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CNHP Students, Alumni Battle COVID-19 & Tornado Head-On

April 6, 2020


JONESBORO – Students, faculty and alumni from the College of Nursing and Health Professions  (CNHP) Emergency Medical Services Program at Arkansas State University are on the front line fighting the COVID-19 pandemic as well as helping victims of the tornado that struck the city of Jonesboro, Saturday, March 28.

“Our paramedic students are very involved in the COVID-19 response,” said Sara Walker, director of A-State’s Emergency Medical Services Program. “Our paramedic students are actively working on the frontlines as EMTs at their respective ambulance agencies. As of now, I believe each of our students has been in direct contact with COVID-19 patients. They have been incredible in their response as professionals and also in their studies as a full-time student.”

Walker received a bachelor’s degree in 2012 in history and earned a master of science degree in disaster preparedness and emergency management 2015. The EMS program is a part of CNHP. She became a licensed emergency medical technician in 2001 and has been active in the field of EMS as a paramedic for more than 18 years.

Walker also has extensive experience on both the air ambulance and ground ambulance.  She holds credentials as an EMS instructor, basic life support (BLS) Instructor, advanced cardiac life support (ACLS) instructor, national disaster life support (NDLSF) instructor, and pre-hospital trauma life support (PHTLS). 

“I went into work on Saturday night immediately following the tornado and jumped on an ambulance with Emerson Ambulance Service personnel,” continued Walker, who also serves as the health and medical director for the University Emergency Operations team. “We set up medical staging in the mall parking lot and then dispersed throughout the city in some of the harder-hit areas for medical support. Fortunately, there were no fatalities and very few minor injuries that night.”

Allison Russom of Knobel , another A-State alum, is a paramedic with Emerson.

“For COVID-19, we are taking every precaution we can to prevent being exposed to the virus,” said Russom. “So, we wear gloves, masks and gowns. We have forms we have to fill out for each patient presenting the symptoms that we leave with our paperwork at the hospital and at our offices. We disinfect everything at the beginning of our shift and after every patient, which is normal even when there isn’t a pandemic.”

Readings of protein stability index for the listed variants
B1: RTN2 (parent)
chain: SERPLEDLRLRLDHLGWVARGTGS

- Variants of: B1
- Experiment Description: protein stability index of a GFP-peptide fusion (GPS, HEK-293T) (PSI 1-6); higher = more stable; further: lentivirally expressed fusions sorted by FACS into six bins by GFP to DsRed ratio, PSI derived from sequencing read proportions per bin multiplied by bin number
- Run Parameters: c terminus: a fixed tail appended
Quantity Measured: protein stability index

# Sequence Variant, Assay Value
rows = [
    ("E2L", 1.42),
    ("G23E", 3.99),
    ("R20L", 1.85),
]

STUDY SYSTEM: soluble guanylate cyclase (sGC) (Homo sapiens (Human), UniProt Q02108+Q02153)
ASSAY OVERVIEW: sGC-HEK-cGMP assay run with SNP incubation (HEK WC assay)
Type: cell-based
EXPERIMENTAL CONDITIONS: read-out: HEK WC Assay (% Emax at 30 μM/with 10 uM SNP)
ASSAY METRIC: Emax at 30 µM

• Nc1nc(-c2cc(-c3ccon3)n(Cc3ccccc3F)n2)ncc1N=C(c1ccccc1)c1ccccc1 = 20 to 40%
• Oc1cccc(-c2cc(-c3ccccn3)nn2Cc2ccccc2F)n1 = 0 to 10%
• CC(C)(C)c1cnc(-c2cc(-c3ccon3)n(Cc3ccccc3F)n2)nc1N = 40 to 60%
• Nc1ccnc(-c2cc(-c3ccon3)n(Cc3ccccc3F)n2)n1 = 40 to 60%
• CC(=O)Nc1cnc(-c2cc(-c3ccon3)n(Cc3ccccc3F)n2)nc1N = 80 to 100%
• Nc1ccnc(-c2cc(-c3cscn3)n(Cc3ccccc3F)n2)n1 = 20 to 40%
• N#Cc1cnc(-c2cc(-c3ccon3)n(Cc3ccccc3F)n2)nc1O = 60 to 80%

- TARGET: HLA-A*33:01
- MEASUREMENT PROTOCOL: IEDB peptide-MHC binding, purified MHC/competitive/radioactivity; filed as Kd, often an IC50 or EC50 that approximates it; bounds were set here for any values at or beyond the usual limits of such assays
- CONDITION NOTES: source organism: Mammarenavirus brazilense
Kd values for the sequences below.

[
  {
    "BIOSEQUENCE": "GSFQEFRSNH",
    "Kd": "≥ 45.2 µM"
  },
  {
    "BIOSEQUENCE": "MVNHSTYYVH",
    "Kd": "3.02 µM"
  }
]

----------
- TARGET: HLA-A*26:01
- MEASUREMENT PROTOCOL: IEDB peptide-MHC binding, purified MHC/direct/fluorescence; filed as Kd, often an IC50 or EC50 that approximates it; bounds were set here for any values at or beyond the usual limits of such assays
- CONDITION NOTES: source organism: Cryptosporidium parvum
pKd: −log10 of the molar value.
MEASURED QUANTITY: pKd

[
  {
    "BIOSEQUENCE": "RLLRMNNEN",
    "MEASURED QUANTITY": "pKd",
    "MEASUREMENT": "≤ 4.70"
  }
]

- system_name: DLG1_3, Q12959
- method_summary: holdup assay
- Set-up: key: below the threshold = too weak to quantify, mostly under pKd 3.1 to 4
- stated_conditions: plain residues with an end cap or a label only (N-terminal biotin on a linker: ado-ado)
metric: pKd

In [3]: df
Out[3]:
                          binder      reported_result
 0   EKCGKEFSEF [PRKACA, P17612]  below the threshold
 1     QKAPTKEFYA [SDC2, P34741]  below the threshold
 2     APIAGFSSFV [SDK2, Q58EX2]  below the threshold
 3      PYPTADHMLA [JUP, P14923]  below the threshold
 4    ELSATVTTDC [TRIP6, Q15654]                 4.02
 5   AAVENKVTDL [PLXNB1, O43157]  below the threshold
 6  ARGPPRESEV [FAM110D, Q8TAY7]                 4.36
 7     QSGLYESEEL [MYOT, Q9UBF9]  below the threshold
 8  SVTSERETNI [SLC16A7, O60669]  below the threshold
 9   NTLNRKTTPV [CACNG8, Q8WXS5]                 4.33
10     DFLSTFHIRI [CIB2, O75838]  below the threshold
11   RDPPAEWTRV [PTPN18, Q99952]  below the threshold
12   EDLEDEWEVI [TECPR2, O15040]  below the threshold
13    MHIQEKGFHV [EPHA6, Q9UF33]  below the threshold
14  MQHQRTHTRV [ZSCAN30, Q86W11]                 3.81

Russom noted that she takes every precaution after her shift to personally ensure not spreading the virus to her family. She disinfects everything at home from the time she arrives until she showers and washes her uniform.

She also mentioned she immediately drove to Jonesboro once she received news about the tornado destruction.

“Both events had a slim chance of happening but they did, and at the same time. This is weird to say, but it was a good thing though because any other normal Saturday in Jonesboro, many of those businesses would’ve been packed. It would have caused many more injuries.”

Graduates from CNHP degree programs are in demand.  Programs hold national professional accreditation and are clinically affiliated with over 500 health facilities across the region including hospitals, rehabilitation facilities, public schools, outpatient facilities, sports health agencies, extended care facilities, private practice clinics, industrial settings, wellness clinics, health maintenance organizations and government agencies.

“We are very fortunate that our community asked us to develop an EMT and paramedic program,” stated Dr. Susan Hanrahan, dean of the CNHP. “Our graduates are already making a difference.  Sara Walker is to be commended for the development of such a quality program.  We continue to thank the community for their support of our educational efforts.”

Russom added, “I can say without a doubt, if I hadn’t been a part of Sara’s EMS program, I don’t think I would’ve been prepared mentally or physically for either event. The instructors were wonderful teachers and they made sure before we left the program, we were confident in ourselves and in our skills. We studied and practiced every day we were in lecture or lab. Because of this, I felt more prepared going out on my own. I am forever thankful for Sara, her program and Arkansas State.”

Original article source: | Article may or may not reflect the views of KLEK 102.5 FM or The Voice of Arkansas Minority Advocacy Council

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